President Andrew Jackson signed the Indian Removal Act. This caused Native Americans to be uprooted and resettled. Many died in the process. We know this episode in American history as “The Trail of Tears.” This is not to say that America had not engaged in genocidal practices against Native Americans prior to the Jackson presidency, but it is to say that when a racist attitude meets the apparatus of policy making, racism becomes codified. This means that if one does not act in a racist manner, one could be charged with breaking the law. The current President of the United States admires Andrew Jackson. He even has a portrait of Jackson hanging in the White House.
There are many distinctions to be made in life. Life, in essence is extremely complicated. Yet, it is in knowing that life is complicated that we can appreciate the simplicity that life has to offer at times. For example if I say that A is A and exhibits all the characteristics of A, I can conclude that A is an A. On the other hand, what happens when B occasionally exhibits A behavior? Or further, if B’s actions or beliefs only mimic A once in a lifetime? What are we to make of B? We can B is not an A, but has exhibited A behavior. At the core, we can conclude that B is not A and such A traits in B can be corrected. A majority of the first 12 or so Presidents owned enslaved Africans. Of all people, Thomas Jefferson profited from enslaved Africans. He even fathered children with a young enslaved African woman. John Adams abhorred the institution of African enslavement, yet scapegoat on the backs of Black protestors in defending his British clients from the charge of murder for killing protestors from the colony. Abraham Lincoln fought against African enslavement, but still saw Africans as an inferior other. We tend not to think of Franklin Roosevelt as a racist in the same vein as we think of Woodrow Wilson who forcefully advocated a segregated Washington, D.C. Nevertheless, it was Franklin Roosevelt who signed the Executive Order for Japanese internment. The current President praises Franklin Roosevelt’s internment of Japanese Americans during World War II. The current President of the United States is one step away from attempting such a practice toward Muslims. His Muslim ban is simply a first step down this extremely slippery slope.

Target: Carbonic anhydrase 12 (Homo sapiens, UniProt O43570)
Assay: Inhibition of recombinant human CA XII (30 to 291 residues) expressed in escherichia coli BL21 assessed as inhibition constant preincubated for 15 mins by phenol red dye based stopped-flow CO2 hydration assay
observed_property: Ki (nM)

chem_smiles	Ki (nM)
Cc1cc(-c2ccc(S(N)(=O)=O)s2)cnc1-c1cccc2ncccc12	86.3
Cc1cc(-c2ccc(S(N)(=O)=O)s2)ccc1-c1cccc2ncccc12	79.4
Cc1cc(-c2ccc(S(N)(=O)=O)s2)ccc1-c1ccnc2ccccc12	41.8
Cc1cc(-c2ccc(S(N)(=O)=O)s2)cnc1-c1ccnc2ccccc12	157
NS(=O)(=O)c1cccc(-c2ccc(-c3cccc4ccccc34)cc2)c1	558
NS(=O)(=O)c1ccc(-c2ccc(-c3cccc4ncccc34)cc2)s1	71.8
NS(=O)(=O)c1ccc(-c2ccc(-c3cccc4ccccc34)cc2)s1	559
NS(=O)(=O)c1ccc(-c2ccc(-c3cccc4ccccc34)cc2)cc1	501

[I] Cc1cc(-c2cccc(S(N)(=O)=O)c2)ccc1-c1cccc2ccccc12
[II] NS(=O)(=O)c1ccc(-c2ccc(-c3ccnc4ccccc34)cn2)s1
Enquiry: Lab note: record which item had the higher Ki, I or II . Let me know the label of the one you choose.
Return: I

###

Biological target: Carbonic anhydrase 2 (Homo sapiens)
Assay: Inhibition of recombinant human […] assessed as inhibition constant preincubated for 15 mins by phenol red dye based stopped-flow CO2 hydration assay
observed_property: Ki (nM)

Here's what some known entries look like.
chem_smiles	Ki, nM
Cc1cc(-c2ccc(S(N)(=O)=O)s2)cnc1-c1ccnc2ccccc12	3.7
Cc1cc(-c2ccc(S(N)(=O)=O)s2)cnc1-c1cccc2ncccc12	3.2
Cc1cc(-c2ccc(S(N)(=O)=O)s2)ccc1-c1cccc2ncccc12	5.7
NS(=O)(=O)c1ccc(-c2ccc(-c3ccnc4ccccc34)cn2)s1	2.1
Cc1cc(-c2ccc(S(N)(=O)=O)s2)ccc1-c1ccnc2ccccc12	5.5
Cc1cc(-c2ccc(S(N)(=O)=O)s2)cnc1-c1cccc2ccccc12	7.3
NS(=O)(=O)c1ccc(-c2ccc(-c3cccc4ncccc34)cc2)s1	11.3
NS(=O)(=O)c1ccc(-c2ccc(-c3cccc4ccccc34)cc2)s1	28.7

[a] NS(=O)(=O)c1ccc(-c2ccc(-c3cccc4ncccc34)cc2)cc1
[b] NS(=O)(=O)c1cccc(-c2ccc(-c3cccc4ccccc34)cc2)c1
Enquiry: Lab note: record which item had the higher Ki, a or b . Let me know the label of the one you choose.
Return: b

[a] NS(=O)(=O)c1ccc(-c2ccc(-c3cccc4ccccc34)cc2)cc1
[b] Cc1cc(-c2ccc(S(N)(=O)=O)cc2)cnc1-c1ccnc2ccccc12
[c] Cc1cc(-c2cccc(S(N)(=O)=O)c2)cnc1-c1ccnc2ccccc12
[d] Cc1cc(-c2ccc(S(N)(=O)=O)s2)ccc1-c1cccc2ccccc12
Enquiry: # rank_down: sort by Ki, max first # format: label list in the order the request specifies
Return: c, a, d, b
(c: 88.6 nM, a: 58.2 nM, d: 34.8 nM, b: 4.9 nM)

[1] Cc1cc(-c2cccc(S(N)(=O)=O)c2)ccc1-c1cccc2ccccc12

Fifty-five White men hammered out the U.S. Constitution over the summer of 1787. Since that time more modern presidential administrations have at least acknowledged the diversity of the United States. President Clinton stated that he wanted to have a Cabinet that looked like America. Ironically, Clinton exhibited Trump like behavior when he signed the crime bill and the welfare reform bill. Kanye West, on national television, stated that George W. Bush does not care about Black people. Bush, writing in his memoirs, said that those words truly angered him. Those on the right accused Barack Obama of playing the race card simply for being Black. That in and of itself was a racist attack.
President Trump and his entire administration have taken a jackhammer, pick ax, and sledge hammer to the legacy of President Barack Obama. If one can recall video footage of ISIS fighters destroying monuments and artifacts within the territories in Iraq they once controlled, this is the same fervor with which Trump is going about his presidency of destroying the Obama legacy. If Obama’s name is on it then the Trump Administration is against it. Many believe that this anti-Obama fervor is nothing short of racism and the racist doctrine that the nation’s first Black President is also the nation’s worst President. As this President moves forward, he needs to be given the Mark Furman Test. Who is willing to wager whether Trump passes or fails? After his latest racial debacle, there are calls for Trump to apologize. I do not need his apology. Trump needs to resign and crawl back into the racist cave from which he slithered.
Anthony Neal earned his Ph.D. in political science from Atlanta University (now Clark Atlanta University). Dr. Neal is an associate professor at State University College, Buffalo. The author of numerous book reviews and journal articles, he has had his work published in the Western Journal of Black Studies, the Journal of Black Studies, and Black Issues in Higher Education. In 2014 Dr. Neal received the university’s Faculty Appreciation Award, was named Instructor of the Year by the university’s United Student Government, and Professor of the Year by the Student Political Society in the Department of Political Science. In 2015, he published The American Political Narrative which is a succinct yet poignant narrative about the development of the American political system and what is needed to maintain it. In 2016, he published a book of poetry entitled “Love Agnostic | from 9/11 to Charleston”